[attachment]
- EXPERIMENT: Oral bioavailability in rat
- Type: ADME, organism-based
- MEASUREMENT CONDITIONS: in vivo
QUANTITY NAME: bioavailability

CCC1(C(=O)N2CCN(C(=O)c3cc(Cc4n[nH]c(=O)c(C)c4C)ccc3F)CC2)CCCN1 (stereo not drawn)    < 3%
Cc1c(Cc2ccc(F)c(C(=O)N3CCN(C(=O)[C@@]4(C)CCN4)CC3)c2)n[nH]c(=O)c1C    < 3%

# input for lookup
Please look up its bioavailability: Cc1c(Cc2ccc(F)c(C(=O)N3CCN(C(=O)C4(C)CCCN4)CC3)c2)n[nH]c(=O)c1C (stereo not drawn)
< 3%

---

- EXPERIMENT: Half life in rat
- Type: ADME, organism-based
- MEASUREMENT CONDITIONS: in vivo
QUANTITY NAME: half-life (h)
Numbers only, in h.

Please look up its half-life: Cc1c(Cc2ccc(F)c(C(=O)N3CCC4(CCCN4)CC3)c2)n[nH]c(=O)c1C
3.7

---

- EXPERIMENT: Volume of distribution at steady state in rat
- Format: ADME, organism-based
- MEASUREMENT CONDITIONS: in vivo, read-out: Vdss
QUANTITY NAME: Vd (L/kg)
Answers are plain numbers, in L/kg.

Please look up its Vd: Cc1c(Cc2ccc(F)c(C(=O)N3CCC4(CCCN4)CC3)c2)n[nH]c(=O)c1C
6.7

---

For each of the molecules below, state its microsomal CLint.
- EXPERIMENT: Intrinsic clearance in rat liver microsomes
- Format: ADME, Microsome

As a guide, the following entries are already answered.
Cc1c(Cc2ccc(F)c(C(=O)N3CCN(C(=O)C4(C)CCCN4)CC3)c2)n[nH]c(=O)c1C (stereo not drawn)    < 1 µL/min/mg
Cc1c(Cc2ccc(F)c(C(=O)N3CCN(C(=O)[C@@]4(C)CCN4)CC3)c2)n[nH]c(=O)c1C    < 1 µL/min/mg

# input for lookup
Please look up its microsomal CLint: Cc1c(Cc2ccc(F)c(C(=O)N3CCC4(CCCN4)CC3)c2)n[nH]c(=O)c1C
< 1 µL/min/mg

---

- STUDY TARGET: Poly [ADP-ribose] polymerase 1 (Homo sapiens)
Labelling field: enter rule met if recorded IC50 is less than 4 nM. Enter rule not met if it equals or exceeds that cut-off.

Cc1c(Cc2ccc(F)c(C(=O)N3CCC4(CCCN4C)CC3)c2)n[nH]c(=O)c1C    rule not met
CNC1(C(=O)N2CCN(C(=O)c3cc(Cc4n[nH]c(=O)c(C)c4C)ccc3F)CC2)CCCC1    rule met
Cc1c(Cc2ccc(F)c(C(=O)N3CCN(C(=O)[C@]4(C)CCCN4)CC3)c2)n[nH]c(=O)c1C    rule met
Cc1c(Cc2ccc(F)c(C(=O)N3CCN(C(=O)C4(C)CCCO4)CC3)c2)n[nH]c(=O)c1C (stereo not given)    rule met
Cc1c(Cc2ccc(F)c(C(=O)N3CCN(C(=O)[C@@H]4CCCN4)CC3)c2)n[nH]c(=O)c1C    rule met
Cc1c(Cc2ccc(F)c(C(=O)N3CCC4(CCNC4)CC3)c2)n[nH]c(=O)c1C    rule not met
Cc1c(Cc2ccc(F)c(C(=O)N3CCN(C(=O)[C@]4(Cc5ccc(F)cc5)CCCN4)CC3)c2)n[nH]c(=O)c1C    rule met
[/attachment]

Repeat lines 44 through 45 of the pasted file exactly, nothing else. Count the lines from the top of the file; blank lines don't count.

Cc1c(Cc2ccc(F)c(C(=O)N3CCC4(CCNC4)CC3)c2)n[nH]c(=O)c1C    rule not met
Cc1c(Cc2ccc(F)c(C(=O)N3CCN(C(=O)[C@]4(Cc5ccc(F)cc5)CCCN4)CC3)c2)n[nH]c(=O)c1C    rule met